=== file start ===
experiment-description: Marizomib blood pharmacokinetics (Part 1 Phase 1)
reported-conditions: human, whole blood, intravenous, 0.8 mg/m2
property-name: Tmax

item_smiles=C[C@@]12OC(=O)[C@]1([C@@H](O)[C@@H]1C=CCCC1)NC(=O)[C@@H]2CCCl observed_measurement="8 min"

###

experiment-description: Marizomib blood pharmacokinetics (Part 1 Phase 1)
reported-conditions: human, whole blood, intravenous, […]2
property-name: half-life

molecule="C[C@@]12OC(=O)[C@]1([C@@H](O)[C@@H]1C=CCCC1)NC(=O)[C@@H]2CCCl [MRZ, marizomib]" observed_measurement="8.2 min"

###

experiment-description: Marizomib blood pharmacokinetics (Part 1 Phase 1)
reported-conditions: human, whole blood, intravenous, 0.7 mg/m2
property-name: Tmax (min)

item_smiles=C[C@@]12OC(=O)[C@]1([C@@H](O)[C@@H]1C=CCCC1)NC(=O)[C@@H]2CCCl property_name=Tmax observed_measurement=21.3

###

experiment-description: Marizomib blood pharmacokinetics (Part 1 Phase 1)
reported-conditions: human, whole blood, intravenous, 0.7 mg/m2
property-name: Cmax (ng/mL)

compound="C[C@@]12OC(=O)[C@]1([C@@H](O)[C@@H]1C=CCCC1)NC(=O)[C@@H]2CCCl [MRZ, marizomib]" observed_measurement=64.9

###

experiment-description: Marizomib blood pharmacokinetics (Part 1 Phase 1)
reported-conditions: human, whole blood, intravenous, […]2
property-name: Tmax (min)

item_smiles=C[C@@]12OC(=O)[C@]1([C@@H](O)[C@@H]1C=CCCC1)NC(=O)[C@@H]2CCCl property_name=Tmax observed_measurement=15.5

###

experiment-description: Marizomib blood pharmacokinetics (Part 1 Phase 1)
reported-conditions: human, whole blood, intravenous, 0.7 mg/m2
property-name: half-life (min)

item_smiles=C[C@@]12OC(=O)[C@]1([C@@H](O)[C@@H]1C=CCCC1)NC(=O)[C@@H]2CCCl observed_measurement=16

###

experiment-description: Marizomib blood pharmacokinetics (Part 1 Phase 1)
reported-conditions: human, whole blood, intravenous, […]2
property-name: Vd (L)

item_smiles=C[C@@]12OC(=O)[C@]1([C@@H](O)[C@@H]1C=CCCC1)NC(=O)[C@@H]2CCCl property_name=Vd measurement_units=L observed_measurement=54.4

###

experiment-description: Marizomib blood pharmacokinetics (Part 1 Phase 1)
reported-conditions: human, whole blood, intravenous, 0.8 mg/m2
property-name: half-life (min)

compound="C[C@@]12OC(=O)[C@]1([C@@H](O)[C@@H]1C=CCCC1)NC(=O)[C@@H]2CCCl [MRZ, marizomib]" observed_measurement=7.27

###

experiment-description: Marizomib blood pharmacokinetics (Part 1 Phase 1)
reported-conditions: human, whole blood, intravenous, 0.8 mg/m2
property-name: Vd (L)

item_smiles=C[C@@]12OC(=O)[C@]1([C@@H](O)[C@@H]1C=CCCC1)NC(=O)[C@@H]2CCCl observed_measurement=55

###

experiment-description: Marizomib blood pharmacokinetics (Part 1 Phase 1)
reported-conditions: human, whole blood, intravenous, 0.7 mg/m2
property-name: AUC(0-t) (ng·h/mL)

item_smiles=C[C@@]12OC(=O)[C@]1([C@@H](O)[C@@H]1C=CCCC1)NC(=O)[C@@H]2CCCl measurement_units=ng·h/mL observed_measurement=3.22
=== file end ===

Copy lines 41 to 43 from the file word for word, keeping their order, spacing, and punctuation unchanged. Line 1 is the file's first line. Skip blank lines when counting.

experiment-description: Marizomib blood pharmacokinetics (Part 1 Phase 1)
reported-conditions: human, whole blood, intravenous, 0.8 mg/m2
property-name: Vd (L)